After two decades of progress and innumerable calamities, the supermarket category in East Africa is again in flux. This time the highly professional retail brand Carrefour is coolly selecting the best growth opportunities from the wreckage of the supa-duka boom.
Over in UK, German discounters Aldi and Lidl have disrupted that market and forced a bold merger initiative. Asda and Sainsbury’s were facing market share decline, so they have decided to seek competition authority to join forces. This would give them a starting position of 31% market share. Category leader Tesco holds 28%.
I use the words ‘starting position’ advisedly. Too many mergers focus on immediate benefits: cost savings and efficiencies take priority over value creation. But this union of two different brands – one known for value and the other for product quality – will need a marketer’s eye. If it was being conducted in East Africa we might well end up with something called Sainsda – with a mishmash colour scheme; banal mission, vision and values: discombobulated staff and disenfranchised customers. A handicapped beast that the Carrefour crocodile would snap up. So, this story is worth following for the lessons we can learn.
YouGov Brand Index rates Sainsbury no. 2 only to Marks & Spencer; but Asda No.8 of 26 brands. But detailed analysis suggests opportunities for the two to work together to exploit each other’s differentiation. Mike Coupe, the Sainsbury’s CEO – now infamous for singing “we’re in the money” to calm his nerves before a TV interview – is very clear:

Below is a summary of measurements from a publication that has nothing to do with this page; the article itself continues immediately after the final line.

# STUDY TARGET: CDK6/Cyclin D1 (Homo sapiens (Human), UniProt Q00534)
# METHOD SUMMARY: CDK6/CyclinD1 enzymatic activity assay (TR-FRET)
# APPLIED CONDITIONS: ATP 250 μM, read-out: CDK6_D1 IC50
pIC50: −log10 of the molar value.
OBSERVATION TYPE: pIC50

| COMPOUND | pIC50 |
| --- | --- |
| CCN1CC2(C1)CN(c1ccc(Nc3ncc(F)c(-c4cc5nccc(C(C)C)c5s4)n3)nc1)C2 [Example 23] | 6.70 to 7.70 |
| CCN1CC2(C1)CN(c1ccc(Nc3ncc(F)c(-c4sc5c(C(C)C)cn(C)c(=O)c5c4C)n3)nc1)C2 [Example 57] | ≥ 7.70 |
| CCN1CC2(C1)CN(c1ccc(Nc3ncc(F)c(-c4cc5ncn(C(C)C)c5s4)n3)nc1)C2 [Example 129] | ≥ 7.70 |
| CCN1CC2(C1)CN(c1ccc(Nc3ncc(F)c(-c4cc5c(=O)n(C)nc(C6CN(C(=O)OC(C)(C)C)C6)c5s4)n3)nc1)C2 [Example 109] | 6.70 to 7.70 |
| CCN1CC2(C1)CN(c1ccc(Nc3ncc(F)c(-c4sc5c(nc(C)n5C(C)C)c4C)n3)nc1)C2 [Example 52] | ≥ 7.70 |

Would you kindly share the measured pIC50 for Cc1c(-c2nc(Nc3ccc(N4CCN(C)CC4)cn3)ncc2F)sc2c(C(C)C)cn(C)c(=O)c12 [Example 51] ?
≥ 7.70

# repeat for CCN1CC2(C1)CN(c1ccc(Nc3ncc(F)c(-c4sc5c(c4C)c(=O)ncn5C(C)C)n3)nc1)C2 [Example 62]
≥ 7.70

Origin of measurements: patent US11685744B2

“These days many companies operate more than one brand without confusion.”The number of brands, and the way they are linked or not, is governed by what marketers call brand architecture. This is less about messing with logos than about defining a clear business purpose and brand promise for each entity. UK Marketing pundit Mark Ritson claims:
“Combining these two wouldn’t create a supermarket mega-brand with associations of quality and value. It would create a crap Frankenstein’s Monster of a brand – the worst of all things – that would be hunted down and executed by expert marksmen from (the competition)”
Ritson identifies the other big issue as where to draw the line. A house of brands strategy requires market-facing distinctiveness and back of house singularity. But where should one end and the other begin?
“Draw that line too deep into the back of the house, and the synergies and cost savings will not be sufficient to make the company profitable. Draw it too shallow and close to the front of house, and the brands will be undermined, brand equity reduced and ultimately revenues will dwindle.”
Chris Harrison leads The Brand Inside in Africa.